© 2001 Jonathan Bernstein
JUST A THOUGHT
If you and your colleagues are spending most of your time on news releases and very little time preparing for interviews, you may want to re-examine your priorities. Interviews are where the news is. And, when a story goes bad, the interview is more likely to be the cause than the news release.
From "Monday Morning Media Minute" ezine published by Jerry Brown, APR, firstname.lastname@example.org
AN OUNCE OF PREVENTION
by Jonathan Bernstein
Preventing and preparing for crises is sometimes about making very simple changes to the systems we use to enhance communications. Increasing the number of available phone lines to handle the overflow when a crisis occurs. Creating broadcast fax and email lists, centralized where you can find them, and backed up regularly.
Using comprehensible document names is an often-neglected method of crisis prevention. Names which do not clearly identify the subject matter to someone other than the document creator -- and perhaps not even to him/her -- can actually create crises where none need exist, and exacerbate those already underway.
In the early stages of a crisis, information collection is critical to decision making. What did we actually talk about in that staff meeting ten months ago? Where is that letter Jim in Chicago sent to Bob Smith in New York on October 22, 1999?
Let's say the former document is named "SMET3.doc" and the latter has been dubbed JIM415.doc (because it was his 415th letter that year).
If the individuals who created them (a) no longer work there or (b) have created so many documents since that there's no way they can remember what's what, you'll be a long time finding what you need.
On the other hand, because all major word-processing programs now allow for "long file names," the documents could have been named, respectively:
"Staff Meeting 06.15.00.doc"
"Jim Letter to Bob S. 10.22.99.doc".
The decimal-point dating system is preferred by most computer programs, which don't like slashes (/) in filenames. Not all programs end in .doc, of course, but they still allow the long names. No need to stick to the old "eight character limit."
Maybe it's a sign of my advancing age (I turn 50 on April 8), but I'll be darned if I can look at a computer folder full of client-generated documents collected over even a few months and remember which document is which if they have not used "written for ease of access" long filenames. I've even started taking to renaming obtusely named files when saving them from email to my hard drive.
During breaking crises, every minute someone spends frantically opening and closing files (even on their own computer, much less someone else's), looking for the docs they need, results in response delay and/or hampers effective decision-making. And it's completely avoidable.
Take a look at your documents directory, or your admin assistant's directory. Do you both know what all those documents are, just by the name given? If not, consider allocating some admin time to renaming the most important files -- and start using comprehensible names from now on. You'll be glad you did, and so will anyone with whom you need to share those documents.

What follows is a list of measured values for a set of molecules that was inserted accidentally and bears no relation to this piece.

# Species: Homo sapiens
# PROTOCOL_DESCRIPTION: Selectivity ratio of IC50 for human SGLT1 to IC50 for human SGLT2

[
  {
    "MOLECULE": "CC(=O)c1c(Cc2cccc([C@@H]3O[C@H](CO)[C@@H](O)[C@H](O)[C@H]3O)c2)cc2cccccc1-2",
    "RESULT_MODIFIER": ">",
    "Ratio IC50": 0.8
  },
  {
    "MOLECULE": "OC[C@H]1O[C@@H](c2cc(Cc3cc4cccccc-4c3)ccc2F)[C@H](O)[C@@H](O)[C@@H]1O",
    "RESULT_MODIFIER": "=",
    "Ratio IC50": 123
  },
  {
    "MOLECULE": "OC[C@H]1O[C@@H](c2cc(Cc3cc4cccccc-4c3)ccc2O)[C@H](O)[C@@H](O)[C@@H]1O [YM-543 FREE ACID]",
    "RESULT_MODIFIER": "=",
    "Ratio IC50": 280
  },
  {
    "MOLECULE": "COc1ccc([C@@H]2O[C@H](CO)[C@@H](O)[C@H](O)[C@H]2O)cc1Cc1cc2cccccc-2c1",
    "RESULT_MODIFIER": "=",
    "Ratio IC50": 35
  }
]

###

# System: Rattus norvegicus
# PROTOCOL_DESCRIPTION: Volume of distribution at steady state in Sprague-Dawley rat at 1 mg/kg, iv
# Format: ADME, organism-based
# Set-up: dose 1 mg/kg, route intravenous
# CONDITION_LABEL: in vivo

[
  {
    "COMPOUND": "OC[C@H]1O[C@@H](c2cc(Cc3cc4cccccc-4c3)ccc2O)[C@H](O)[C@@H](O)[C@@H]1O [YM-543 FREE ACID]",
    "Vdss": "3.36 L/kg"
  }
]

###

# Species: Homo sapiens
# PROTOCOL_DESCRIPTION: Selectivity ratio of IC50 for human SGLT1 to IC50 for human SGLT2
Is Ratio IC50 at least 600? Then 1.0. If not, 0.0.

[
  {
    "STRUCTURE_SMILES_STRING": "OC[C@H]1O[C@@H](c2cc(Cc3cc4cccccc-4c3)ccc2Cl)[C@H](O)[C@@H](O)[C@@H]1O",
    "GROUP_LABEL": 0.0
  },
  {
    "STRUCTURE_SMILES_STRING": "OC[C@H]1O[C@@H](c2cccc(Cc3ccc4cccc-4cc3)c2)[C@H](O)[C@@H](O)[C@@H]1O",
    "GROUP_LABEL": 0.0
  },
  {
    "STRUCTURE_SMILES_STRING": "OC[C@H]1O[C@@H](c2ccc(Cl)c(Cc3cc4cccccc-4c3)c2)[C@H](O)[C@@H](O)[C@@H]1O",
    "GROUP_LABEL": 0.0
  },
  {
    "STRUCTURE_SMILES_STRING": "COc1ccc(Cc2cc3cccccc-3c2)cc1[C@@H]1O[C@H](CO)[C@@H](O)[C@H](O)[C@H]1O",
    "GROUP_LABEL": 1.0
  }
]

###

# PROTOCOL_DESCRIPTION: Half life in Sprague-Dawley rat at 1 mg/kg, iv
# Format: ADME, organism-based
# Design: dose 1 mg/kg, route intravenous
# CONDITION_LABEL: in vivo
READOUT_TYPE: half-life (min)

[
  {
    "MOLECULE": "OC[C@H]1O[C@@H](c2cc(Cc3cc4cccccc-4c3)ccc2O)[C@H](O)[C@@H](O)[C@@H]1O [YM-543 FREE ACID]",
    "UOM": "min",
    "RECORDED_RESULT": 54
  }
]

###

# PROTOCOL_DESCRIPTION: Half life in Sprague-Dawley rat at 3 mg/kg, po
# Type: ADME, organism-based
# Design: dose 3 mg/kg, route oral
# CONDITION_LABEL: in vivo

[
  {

Bernstein Crisis Management IS EXPANDING
No, this is not, despite my reputation for humorous asides, an April Fool's joke.
It appears probable that I will be expanding what has been a one-man consultancy since 1994 into a larger agency focused exclusively on Crisis Communications. To that end, although details have yet to be finalized, I am reviewing resumes of senior-level PR professionals with relevant experience. Please feel free to email or fax me your resume if you meet these minimum-necessary requirements for a senior-level (title to be determined) crisis communications consultant position:
MUST HAVE: No less than 10 years experience in public relations with a strong emphasis on crisis communications. Qualifications and characteristics one would expect of a V.P. or Senior V.P. at a national PR agency. Willingness to work out of Los Angeles County.
GOOD TO HAVE: Multi-industry experience; new business development skills (we have a strong referral network and not everyone is expected to be a "rainmaker," although those that are will receive additional compensation.
Experienced pros wishing to be considered for positions with my firm can be assured that competitive employment contracts, including benefits and revenue sharing, will be available.
Email (MS-Word, WordPerfect or HTML) to email@example.com or fax to (877) 471-1573. And because I'm still a one-man show, with limited time, please don't call; I can't provide more details on the expanded agency at this time, but I promise that if your resume looks like a fit, I'll call you.
A SPECIAL NOTE TO MY EXISTING CLIENTS AND CONTACTS: I am committed to ensuring my personal availability to each of you regardless of the size of my agency. I know that my ability to provide rapid response is part of why you have retained my services. At the same time, some of you have expressed a wish that I had "backup" -- and now I will.